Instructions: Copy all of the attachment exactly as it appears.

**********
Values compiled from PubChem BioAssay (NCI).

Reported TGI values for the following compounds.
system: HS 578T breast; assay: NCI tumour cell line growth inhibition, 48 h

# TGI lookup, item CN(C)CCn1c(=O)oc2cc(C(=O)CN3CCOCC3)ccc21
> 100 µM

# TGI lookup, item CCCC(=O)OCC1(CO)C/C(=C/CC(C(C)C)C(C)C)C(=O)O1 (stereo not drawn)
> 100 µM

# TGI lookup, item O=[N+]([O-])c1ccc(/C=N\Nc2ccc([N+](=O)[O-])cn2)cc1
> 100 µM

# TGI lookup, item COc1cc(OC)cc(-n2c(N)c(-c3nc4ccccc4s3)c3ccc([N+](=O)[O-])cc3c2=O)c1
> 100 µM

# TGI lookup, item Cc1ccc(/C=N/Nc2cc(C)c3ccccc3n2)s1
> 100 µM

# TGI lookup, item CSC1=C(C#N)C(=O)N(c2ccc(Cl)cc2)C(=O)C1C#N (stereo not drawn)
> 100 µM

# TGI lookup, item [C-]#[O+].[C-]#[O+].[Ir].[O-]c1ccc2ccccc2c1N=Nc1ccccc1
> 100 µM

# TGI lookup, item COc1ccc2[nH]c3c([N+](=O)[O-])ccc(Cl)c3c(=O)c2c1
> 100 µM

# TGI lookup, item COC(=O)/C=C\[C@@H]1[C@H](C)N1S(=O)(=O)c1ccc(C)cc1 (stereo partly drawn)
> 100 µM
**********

Values compiled from PubChem BioAssay (NCI).

Reported TGI values for the following compounds.
system: HS 578T breast; assay: NCI tumour cell line growth inhibition, 48 h

# TGI lookup, item CN(C)CCn1c(=O)oc2cc(C(=O)CN3CCOCC3)ccc21
> 100 µM

# TGI lookup, item CCCC(=O)OCC1(CO)C/C(=C/CC(C(C)C)C(C)C)C(=O)O1 (stereo not drawn)
> 100 µM

# TGI lookup, item O=[N+]([O-])c1ccc(/C=N\Nc2ccc([N+](=O)[O-])cn2)cc1
> 100 µM

# TGI lookup, item COc1cc(OC)cc(-n2c(N)c(-c3nc4ccccc4s3)c3ccc([N+](=O)[O-])cc3c2=O)c1
> 100 µM

# TGI lookup, item Cc1ccc(/C=N/Nc2cc(C)c3ccccc3n2)s1
> 100 µM

# TGI lookup, item CSC1=C(C#N)C(=O)N(c2ccc(Cl)cc2)C(=O)C1C#N (stereo not drawn)
> 100 µM

# TGI lookup, item [C-]#[O+].[C-]#[O+].[Ir].[O-]c1ccc2ccccc2c1N=Nc1ccccc1
> 100 µM

# TGI lookup, item COc1ccc2[nH]c3c([N+](=O)[O-])ccc(Cl)c3c(=O)c2c1
> 100 µM

# TGI lookup, item COC(=O)/C=C\[C@@H]1[C@H](C)N1S(=O)(=O)c1ccc(C)cc1 (stereo partly drawn)
> 100 µM